Once I finally new brand new axles to replace the old ones, I also changed my RF wheel bearing is the hub had some place. I put the front axles back in and now the car is back to AWD. The first pull I did in the car in AWD mode was also amazing. The car seems to have a good amount of more power than it did last year. It could be the VCE that is allowing all four wheels to disperse more power to the ground, or it could be the weight reduction showing its worthyness. Either way, the car pulls amazingly.

Next on the to-do list is to start welding in a roll cage so I can install my aluminum racing seats and 5 point harnesses. Once that is finished, I am taking the car back to the 1/8 mile drag strip and attempting to better my ET from last season when I ran 8.1. Last year when I went to the track, it was at the very beginning of the racing season and I only went twice before committing to racing the dirt car for points. Back then, I was running 15PSI, very conservative timing, and the car weighed around 2800lbs. Now, I am running 28PSI, aggressive timing, and the car weighs much less. My #Questforsevens is on and I feel it will be an easily obtainable goal.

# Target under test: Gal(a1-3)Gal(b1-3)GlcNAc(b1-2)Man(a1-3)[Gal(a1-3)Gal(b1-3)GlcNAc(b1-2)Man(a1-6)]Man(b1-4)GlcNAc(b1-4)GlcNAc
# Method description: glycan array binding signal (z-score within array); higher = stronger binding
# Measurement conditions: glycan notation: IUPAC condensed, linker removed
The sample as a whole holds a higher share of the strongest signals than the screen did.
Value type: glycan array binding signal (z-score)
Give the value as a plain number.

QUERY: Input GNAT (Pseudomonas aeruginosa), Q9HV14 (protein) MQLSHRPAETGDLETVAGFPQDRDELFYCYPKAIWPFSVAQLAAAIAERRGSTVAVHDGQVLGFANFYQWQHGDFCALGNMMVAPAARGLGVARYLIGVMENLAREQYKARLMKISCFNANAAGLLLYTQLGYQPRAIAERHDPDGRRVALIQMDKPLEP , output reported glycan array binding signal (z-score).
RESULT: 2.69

I also have another goal this year. We all build our cars for our own reasons, most of us because we want to race and go fast.Usually our main focus every year is to make the DSM Shootout. This year, myself and many of my close friends are planning a little 2 day DSM vacation or get-away with our DSM’s. Literally all of my best and closest friends own DSM’s. Because Eat Sleep DSM.